Since its start on ABC in 1970, ESPN’s Monday Night Football has had dozens of voices in the broadcast booth reach millions of American people and also around the world. But there are some who will always be remembered as the best.
With Jason Witten struggling last year through one NFL season as the color commentator, it is important to look back at the best voices of Monday Night Football and who we all think of when imagining the best moments of the weekly prime time game.
Everyone likes different voices, I’m sure. It comes down to taste with what kind of style each person likes, but I listed these six men how I think they should be ordered. However, someone older than me who saw and listened to them may think they should be in a different order while someone younger than me may not know who any of these guys are and think of Joe Tessitore, Booger McFarland, and Sean McDonough.
This is also just a list of Monday Night Football voices in the role of play-by-play announcer or color commentator. I didn’t add in the sideline reporters, though, because Lisa Salters, Michele Tafoya, and Lynn Swan were always great. Booger and the Booger Mobile have been a good addition lately, but I don’t think they hold up to the list of legends here.
A list of all voices, including Thursday Night Football and Sunday Night Football, would probably already include Tony Romo since he has maybe one of the best games called during the AFC Championship between the New England Patriots and Kansas City Chiefs.
No. 6: Jon Gruden
Starting in 2009 as a color commentator, Jon Gruden was extremely entertaining on Monday Night Football. Part of his entertainment value was that he is funny even when he definitely didn’t mean to be. Gruden took over as the Monday Night Football color commentator for Tony Kornheiser and held that role until end of the 2017 season after agreeing to become the head coach of the Oakland Raiders.
No. 5: Mike Tirico
For almost all of my adult life, the play-by-play announcer on Monday Night Football was Mike Tirico. Beginning in the role in 2006, Tirico’s voice was the one everyone heard while watching games on Monday nights until 2016.
One of my most memorable moments growing up was in 2004, when Devin Hester returned a punt for a touchdown while at the University of Miami with Tirico was calling play-by-play.
Then, two years later, Hester returned a punt for a touchdown on Monday Night Football against the Arizona Cardinals to complete a comeback, again with Tirico’s voice calling it out and mentioning the punt return two years prior.
No. 4: John Madden
Not only is John Madden one of the most successful head coaches in NFL history, but he is also one of the most successful announcers in sports history. His success led to one of the best video game franchises ever in Madden Football. Madden’s stint with Monday Night Football wasn’t long compared to his whole career, but it is remembered fondly. He took over as the color commentator in 2002 along side Al Michaels and served in that role until he moved to Sunday Night Football in 2005.
No. 3: Howard Cosell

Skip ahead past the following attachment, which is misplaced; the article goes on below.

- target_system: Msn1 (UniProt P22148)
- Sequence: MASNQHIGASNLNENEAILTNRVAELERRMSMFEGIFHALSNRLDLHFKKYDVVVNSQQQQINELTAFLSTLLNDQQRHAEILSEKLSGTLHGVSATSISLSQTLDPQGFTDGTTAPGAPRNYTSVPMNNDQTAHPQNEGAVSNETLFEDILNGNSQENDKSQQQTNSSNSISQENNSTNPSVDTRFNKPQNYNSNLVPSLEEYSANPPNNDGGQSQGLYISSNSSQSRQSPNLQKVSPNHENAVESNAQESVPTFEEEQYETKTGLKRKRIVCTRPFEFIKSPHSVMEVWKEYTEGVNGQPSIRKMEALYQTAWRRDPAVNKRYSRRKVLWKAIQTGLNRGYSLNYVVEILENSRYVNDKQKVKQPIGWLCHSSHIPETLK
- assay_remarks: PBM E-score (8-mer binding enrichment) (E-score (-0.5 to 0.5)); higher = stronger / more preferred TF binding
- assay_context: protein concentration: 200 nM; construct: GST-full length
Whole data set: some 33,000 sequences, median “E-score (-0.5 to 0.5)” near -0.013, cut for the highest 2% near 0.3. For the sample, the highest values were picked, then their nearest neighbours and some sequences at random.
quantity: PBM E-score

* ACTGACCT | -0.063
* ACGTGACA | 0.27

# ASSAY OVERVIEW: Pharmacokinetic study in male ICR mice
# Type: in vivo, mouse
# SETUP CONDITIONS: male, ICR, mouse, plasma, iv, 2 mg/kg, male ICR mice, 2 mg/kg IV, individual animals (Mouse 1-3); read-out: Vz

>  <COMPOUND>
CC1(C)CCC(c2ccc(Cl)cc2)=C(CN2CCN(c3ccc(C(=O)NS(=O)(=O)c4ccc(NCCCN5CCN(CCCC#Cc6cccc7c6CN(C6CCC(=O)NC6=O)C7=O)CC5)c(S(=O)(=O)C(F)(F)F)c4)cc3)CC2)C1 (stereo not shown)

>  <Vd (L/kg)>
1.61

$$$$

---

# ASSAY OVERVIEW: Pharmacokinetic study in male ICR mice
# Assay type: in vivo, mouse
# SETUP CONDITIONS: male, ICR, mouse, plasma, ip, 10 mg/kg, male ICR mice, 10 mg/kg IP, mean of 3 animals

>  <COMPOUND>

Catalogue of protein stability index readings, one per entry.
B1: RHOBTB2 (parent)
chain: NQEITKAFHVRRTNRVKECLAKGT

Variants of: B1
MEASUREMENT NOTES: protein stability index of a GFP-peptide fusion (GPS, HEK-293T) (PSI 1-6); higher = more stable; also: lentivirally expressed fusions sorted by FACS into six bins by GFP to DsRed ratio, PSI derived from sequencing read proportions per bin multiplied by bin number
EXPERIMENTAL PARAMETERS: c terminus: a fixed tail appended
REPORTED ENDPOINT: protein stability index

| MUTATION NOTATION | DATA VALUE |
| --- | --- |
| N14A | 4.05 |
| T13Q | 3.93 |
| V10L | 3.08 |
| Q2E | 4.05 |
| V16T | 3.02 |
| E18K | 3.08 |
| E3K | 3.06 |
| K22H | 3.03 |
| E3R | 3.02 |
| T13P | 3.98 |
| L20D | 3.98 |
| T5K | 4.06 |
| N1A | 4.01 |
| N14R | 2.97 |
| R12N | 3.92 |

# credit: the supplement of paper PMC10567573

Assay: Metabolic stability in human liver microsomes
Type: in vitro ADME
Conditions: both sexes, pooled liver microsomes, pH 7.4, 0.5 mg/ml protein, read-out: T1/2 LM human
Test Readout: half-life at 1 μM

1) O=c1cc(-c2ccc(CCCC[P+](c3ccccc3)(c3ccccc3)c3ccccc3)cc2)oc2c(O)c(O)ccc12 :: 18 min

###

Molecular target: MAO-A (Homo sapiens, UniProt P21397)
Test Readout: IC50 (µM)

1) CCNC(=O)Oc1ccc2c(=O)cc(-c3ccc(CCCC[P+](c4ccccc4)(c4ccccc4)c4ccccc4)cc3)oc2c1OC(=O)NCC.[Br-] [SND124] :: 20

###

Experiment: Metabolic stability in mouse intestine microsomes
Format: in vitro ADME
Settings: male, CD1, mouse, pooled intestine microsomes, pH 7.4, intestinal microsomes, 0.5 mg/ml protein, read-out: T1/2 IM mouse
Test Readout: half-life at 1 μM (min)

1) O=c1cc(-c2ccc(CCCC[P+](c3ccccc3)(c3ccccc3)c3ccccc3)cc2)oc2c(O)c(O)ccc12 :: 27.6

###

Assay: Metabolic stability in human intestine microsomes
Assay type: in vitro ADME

Not only is Howard Cosell one of the best to appear on Monday Night Football, but he was also the first. In 1970, when ABC began broadcasting games on Mondays, Cosell was the color commentator and stayed in that role until 1983. Possibly his most famous moment though was not talking about football, but announcing to the world that John Lennon had been shot and killed.
No. 2: Frank Gifford
As the only person to serve time as both the play-by-play announcer and color commentator, and also the longest-tenured voice on the show, Frank Gifford was vital to the success of Monday Night Football in its early days. After Keith Jackson left the role of play-by-play to call college football games, Gifford took over in 1971 and was with the show in that role until 1986 when Al Michaels took over play-by-play and Gifford moved into the color commentator role until 1997.
Gifford also had the luck of calling games with some of the best to ever do it like Cosell and Don Meredith in the beginning of the show and then Michaels for the last decade.
No 1: Al Michaels
Not only is Al Michaels my favorite broadcaster in Monday Night Football history, but also my favorite in any broadcasting in history. Along with his call of the 1980 Miracle on Ice, Michaels’ voice calling Monday Night Football is iconic. He held the role of play-by-play announcer for 20 seasons, beginning in 1986 and all the way to 2006 when MNF moved to ESPN.
When I think back to big moments in NFL history — like Peyton Manning leading a 21-point comeback against Tampa Bay the year following the Buccaneers’ Super Bowl win — it is Michaels’ voice that I hear in my head. Though there are others who served before him and longer than him, Michaels was the best, most important and iconic voice in the history of Monday Night Football. If he didn’t call the Miracle on Ice, I’m not sure it would be the case, but his voice just resonates so much emotion because of his line “Do you believe in miracles?”
And the fact that he was the play-by-play announcer is really important, too. With every play for 20 seasons, the voice you hear during a play was Michaels’. As a color commentator, you get the reaction after the fact, but Michaels was calling out what was happening, so if you watch a YouTube highlight, it is his voice that you are listening to and is what gives you goosebumps.